Primate Studies

Happy Halloween to all of our dedicated readers.  The last day of October is always bittersweet as, even amid the rich swirl of seasonal color, it marks the countdown to the end of the season in mid-November.  Unphased by this development, Kamikochi’s troops of fur-clad Macaques have brought their appetite for hijinks (and berries) into our midst once more. 

One of the things that distinguishes monkeys from their ape relatives is that they are adapted primarily to living in trees.  This is why they can hang upside down, casually picking at a fruit-laden branch without a second’s thought about falling out of the tree .  Hailing from one of the colder parts of of Japan, these particular monkeys are somewhat plumper than those from other areas.  They are not very long-lived, with females often having a lifespan of about six years.  In exceptional cases, males may live up to thirty years or so.  Compare with the hardier members of the ape species who can live up to sixty.

The monkeys you see here were encountered by a National Park Guide blogger in the Myojin area of Kamikochi and you might very well see them around the park at every time of year.  As always when addressing this topic, we are at pains to remind people that the Japanese Macaque is best admired from a distance.  To date, there are no recorded cases of attack on humans by monkeys at Kamikochi, but you probably don’t want to be the first, so put that selfie-stick away and give them a wide birth.   And yes, we know their kids are adorable, but approaching them for an award winning macro shot could lead to having a maternally outraged mother on your back.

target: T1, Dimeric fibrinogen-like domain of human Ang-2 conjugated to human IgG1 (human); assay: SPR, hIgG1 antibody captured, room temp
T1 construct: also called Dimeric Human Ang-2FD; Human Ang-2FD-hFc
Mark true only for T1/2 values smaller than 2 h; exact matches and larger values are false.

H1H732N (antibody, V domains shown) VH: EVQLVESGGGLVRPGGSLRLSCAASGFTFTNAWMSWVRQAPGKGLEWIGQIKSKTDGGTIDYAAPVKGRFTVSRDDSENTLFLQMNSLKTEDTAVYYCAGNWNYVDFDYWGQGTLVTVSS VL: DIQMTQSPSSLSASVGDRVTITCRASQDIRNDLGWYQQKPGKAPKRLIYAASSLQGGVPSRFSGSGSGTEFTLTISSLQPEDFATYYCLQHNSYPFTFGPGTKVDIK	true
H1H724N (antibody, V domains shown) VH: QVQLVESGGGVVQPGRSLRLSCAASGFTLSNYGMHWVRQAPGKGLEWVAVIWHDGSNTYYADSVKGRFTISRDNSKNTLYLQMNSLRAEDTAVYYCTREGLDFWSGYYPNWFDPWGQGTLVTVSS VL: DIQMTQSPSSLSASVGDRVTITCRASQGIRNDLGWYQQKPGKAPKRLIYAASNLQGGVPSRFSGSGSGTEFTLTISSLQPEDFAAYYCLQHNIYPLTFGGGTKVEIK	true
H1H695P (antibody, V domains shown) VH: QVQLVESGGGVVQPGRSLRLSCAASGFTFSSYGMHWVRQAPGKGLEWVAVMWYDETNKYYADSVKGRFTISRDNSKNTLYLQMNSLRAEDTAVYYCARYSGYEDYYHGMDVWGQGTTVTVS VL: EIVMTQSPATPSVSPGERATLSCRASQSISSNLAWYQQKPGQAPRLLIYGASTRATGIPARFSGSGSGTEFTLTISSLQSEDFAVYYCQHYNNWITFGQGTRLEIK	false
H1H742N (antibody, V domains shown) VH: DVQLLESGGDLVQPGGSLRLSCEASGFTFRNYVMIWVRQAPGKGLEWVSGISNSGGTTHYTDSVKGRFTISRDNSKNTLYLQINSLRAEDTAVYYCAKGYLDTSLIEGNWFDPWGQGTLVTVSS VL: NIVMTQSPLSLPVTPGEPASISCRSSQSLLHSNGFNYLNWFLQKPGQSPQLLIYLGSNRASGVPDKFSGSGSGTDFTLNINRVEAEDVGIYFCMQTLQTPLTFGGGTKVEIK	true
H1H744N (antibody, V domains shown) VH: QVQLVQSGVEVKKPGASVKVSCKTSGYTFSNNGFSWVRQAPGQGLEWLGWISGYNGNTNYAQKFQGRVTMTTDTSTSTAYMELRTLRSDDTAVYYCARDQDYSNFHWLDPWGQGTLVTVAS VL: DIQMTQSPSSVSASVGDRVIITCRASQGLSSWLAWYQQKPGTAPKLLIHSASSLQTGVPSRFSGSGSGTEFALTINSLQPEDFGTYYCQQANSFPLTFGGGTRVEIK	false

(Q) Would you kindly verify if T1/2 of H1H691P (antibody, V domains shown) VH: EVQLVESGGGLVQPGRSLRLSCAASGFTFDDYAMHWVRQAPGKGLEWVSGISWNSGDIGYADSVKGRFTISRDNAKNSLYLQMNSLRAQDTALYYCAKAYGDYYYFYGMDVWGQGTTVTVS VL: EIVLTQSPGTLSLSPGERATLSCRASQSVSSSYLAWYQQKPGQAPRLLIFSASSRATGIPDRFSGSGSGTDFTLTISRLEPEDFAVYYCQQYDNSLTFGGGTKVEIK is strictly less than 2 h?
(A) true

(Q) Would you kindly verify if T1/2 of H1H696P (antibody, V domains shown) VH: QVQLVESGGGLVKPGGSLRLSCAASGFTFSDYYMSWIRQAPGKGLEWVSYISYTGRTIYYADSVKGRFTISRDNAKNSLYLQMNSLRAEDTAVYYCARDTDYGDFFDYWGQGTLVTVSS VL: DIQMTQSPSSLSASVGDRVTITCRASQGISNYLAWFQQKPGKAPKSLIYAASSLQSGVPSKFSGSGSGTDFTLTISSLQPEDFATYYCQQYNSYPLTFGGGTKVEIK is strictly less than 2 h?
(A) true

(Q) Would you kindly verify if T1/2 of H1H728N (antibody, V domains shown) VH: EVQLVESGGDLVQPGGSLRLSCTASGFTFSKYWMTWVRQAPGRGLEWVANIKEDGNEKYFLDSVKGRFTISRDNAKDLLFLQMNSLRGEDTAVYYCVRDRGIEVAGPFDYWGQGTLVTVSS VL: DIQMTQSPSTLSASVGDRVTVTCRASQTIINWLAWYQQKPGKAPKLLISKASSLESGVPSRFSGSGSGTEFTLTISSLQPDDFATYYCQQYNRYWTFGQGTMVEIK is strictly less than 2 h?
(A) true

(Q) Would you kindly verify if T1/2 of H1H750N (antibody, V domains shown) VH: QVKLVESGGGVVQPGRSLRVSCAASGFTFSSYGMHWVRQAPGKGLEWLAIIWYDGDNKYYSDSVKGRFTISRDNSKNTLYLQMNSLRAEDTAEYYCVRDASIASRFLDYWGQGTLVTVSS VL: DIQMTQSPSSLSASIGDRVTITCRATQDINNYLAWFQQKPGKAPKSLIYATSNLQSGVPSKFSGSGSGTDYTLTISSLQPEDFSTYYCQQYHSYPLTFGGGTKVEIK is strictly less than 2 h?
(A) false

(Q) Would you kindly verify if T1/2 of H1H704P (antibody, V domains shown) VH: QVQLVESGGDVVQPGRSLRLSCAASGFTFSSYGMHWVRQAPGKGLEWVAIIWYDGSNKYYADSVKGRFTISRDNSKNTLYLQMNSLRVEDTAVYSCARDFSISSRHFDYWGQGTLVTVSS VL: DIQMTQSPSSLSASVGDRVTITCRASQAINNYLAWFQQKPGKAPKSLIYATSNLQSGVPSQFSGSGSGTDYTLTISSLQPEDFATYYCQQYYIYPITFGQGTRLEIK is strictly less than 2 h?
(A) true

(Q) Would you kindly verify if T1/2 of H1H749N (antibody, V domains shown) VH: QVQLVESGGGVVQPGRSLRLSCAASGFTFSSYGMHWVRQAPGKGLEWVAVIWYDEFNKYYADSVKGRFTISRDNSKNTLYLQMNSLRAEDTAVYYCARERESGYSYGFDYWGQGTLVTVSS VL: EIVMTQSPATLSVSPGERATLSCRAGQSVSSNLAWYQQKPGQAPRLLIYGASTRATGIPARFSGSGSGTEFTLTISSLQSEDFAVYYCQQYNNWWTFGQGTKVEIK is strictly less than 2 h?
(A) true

Japanese Macaques have stubby tails which are shorter than those of some other old world monkeys and also non-prehensile.  This means that, unlike new world monkeys, they wouldn’t have much luck hanging from trees with them.

Japanese macaques are omnivorous, feeding on a large variety of plants ad well as insects…and possibly your sandwich if you don’t keep an eye on it.

As always, the most important thing to remember about Kamikochi’s monkeys is the fact that the park is their home.  Modern humans have posed a number of threats to monkeys as city life and industry have expanded into Japan’s forests, but at Kamikochi we uphold the ideal of nature being left undisturbed.  In short, they have adapted to us and to some extent lost their fear of us, but it’s vitally important to respect them and give them space.

Thanks again to the bloggers at NPG for their stellar contributions to the online discussion of Kamikochi.

For our part, we will keep bringing you updates on Kamikochi until the end of the season when our focus will likely shift to Matsumoto.  Stay tuned for what promises to be a suitably grand sendoff to autumn 2016!

Source of Information:

NPG website: